Another decisive argument against the use of cellphones while driving is the spawning of culture of over-reliance to mobile gadgets for a wide array of human activity, to the extent that it breeds delinquency and irresponsibility in the guise of greater efficiency of work and communications. While it is true that the advent of mobile phone communications has revolutionized the way people connect with each other, sometimes it is being used as an excuse of failure to perform duties and responsibilities well. A sad yet relevant example is the shocking Virginia Tech massacre that has moved the world into sorrow.

While the killings were occurring, the students had absolute access to electronic gadgets such as laptops and mobile phones to communicate to state security forces and media the grim events that were presently happening in their school. It is true that their calls were very important for the quick response of policemen, but such an over-reliance to the speed at which messages can be sent and processed to government agencies, tacitly overlooked the more important necessity of the school having a comprehensive emergency security plan to prevent atrocities of this magnitude from ever occurring.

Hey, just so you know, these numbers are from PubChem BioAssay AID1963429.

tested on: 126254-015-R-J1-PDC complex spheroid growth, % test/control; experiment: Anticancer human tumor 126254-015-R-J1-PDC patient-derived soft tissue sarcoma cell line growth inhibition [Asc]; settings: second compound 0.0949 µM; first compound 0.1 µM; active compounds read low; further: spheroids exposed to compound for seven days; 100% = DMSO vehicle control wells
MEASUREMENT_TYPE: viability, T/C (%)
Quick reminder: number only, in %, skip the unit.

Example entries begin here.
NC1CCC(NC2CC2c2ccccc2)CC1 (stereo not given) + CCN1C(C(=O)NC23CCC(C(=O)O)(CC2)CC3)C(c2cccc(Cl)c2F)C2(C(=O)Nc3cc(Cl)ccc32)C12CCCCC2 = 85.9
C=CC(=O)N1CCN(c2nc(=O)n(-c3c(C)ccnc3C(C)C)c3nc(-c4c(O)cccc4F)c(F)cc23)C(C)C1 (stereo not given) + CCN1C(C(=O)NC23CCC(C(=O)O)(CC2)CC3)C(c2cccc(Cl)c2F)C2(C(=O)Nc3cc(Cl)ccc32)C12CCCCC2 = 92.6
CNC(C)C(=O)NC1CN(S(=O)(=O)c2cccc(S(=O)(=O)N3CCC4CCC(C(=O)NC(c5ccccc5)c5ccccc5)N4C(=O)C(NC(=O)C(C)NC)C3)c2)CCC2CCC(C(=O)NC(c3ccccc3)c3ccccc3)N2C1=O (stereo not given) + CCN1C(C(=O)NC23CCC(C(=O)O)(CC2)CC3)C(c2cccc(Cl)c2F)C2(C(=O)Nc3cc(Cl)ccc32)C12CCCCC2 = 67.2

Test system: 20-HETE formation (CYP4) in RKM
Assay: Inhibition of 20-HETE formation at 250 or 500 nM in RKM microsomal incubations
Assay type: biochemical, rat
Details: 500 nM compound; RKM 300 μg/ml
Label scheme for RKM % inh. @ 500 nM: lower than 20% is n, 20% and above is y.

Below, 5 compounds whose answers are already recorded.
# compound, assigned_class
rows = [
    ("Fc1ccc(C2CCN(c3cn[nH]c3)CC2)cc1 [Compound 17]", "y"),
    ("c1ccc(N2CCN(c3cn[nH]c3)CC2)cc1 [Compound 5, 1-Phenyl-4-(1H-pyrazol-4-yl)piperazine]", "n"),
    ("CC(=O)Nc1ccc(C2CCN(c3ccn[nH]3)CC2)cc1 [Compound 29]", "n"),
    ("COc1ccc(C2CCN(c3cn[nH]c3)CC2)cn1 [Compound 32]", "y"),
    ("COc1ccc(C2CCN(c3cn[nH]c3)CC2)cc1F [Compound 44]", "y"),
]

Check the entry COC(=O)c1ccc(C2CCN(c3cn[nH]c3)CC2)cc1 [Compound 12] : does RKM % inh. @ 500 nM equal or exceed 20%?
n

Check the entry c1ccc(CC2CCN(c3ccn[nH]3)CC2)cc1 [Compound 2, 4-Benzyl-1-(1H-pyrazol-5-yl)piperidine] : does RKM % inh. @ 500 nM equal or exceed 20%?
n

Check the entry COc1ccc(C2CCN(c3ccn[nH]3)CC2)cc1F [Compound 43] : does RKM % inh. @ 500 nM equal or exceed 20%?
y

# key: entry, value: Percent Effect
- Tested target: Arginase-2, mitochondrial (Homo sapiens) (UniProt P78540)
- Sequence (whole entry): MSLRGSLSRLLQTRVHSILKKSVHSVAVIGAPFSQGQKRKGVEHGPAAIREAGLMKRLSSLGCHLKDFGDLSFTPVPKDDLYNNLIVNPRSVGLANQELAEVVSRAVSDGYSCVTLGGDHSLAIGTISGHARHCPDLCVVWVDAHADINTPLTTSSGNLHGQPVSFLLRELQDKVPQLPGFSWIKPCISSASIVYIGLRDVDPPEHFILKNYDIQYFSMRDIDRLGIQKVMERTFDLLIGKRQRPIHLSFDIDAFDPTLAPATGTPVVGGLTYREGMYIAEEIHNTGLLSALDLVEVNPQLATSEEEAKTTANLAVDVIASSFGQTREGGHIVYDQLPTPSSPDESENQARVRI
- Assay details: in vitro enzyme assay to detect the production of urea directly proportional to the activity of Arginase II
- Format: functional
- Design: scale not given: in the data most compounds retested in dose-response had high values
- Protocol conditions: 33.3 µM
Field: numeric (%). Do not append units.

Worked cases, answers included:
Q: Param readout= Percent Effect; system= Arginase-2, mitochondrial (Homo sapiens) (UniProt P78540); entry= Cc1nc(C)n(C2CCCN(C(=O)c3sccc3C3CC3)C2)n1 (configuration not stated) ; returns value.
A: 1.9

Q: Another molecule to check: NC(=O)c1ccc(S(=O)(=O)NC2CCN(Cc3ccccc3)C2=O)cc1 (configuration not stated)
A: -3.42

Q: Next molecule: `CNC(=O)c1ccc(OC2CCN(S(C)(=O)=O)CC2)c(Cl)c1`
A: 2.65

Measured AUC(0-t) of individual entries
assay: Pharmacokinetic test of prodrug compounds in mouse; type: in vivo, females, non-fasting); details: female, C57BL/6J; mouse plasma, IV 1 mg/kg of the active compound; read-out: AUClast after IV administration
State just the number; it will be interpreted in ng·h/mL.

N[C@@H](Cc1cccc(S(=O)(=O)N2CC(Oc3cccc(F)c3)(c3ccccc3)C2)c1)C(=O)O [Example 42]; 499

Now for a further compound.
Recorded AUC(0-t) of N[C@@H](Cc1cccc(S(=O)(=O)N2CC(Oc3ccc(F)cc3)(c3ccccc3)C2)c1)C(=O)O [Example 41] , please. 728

On a lighter note, it also breeds delinquency and irresponsibility because mobile phone calls while driving are usually done to reassure colleagues, friends, and family members as to their exact location as of the moment, especially when there are scheduled meetings and appointments. If people were more professional and cordial in keeping commitments and promises, such reassurance might not even be needed anymore, thus, saving the person from the economic costs of a voice call, and the physical risks of accidents.